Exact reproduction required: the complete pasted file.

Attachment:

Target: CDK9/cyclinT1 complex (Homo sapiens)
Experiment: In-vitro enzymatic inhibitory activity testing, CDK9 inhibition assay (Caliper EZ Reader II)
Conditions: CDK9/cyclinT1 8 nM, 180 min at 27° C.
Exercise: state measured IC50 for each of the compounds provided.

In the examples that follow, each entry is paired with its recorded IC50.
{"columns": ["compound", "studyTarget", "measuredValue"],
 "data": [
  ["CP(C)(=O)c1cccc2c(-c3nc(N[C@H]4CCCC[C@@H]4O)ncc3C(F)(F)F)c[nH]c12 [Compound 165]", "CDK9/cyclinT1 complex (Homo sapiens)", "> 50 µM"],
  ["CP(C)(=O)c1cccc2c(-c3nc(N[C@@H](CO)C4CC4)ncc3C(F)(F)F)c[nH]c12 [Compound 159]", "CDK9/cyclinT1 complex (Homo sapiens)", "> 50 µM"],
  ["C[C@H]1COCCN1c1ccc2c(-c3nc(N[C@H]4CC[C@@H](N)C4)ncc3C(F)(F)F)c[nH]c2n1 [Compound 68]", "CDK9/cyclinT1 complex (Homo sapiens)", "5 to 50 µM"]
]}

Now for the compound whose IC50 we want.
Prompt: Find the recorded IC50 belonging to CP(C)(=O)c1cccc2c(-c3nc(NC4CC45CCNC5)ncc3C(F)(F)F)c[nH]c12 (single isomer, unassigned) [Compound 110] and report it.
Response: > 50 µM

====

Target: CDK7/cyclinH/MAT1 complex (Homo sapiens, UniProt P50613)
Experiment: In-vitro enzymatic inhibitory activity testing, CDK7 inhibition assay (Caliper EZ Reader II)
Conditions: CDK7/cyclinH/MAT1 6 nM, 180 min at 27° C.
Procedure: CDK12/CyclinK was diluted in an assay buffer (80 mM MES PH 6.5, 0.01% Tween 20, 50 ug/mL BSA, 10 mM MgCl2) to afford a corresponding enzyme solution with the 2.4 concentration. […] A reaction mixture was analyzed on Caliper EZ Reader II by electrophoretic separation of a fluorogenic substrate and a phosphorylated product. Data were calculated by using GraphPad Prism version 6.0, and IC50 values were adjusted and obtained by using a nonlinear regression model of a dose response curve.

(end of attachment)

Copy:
Target: CDK9/cyclinT1 complex (Homo sapiens)
Experiment: In-vitro enzymatic inhibitory activity testing, CDK9 inhibition assay (Caliper EZ Reader II)
Conditions: CDK9/cyclinT1 8 nM, 180 min at 27° C.
Exercise: state measured IC50 for each of the compounds provided.

In the examples that follow, each entry is paired with its recorded IC50.
{"columns": ["compound", "studyTarget", "measuredValue"],
 "data": [
  ["CP(C)(=O)c1cccc2c(-c3nc(N[C@H]4CCCC[C@@H]4O)ncc3C(F)(F)F)c[nH]c12 [Compound 165]", "CDK9/cyclinT1 complex (Homo sapiens)", "> 50 µM"],
  ["CP(C)(=O)c1cccc2c(-c3nc(N[C@@H](CO)C4CC4)ncc3C(F)(F)F)c[nH]c12 [Compound 159]", "CDK9/cyclinT1 complex (Homo sapiens)", "> 50 µM"],
  ["C[C@H]1COCCN1c1ccc2c(-c3nc(N[C@H]4CC[C@@H](N)C4)ncc3C(F)(F)F)c[nH]c2n1 [Compound 68]", "CDK9/cyclinT1 complex (Homo sapiens)", "5 to 50 µM"]
]}

Now for the compound whose IC50 we want.
Prompt: Find the recorded IC50 belonging to CP(C)(=O)c1cccc2c(-c3nc(NC4CC45CCNC5)ncc3C(F)(F)F)c[nH]c12 (single isomer, unassigned) [Compound 110] and report it.
Response: > 50 µM

====

Target: CDK7/cyclinH/MAT1 complex (Homo sapiens, UniProt P50613)
Experiment: In-vitro enzymatic inhibitory activity testing, CDK7 inhibition assay (Caliper EZ Reader II)
Conditions: CDK7/cyclinH/MAT1 6 nM, 180 min at 27° C.
Procedure: CDK12/CyclinK was diluted in an assay buffer (80 mM MES PH 6.5, 0.01% Tween 20, 50 ug/mL BSA, 10 mM MgCl2) to afford a corresponding enzyme solution with the 2.4 concentration. […] A reaction mixture was analyzed on Caliper EZ Reader II by electrophoretic separation of a fluorogenic substrate and a phosphorylated product. Data were calculated by using GraphPad Prism version 6.0, and IC50 values were adjusted and obtained by using a nonlinear regression model of a dose response curve.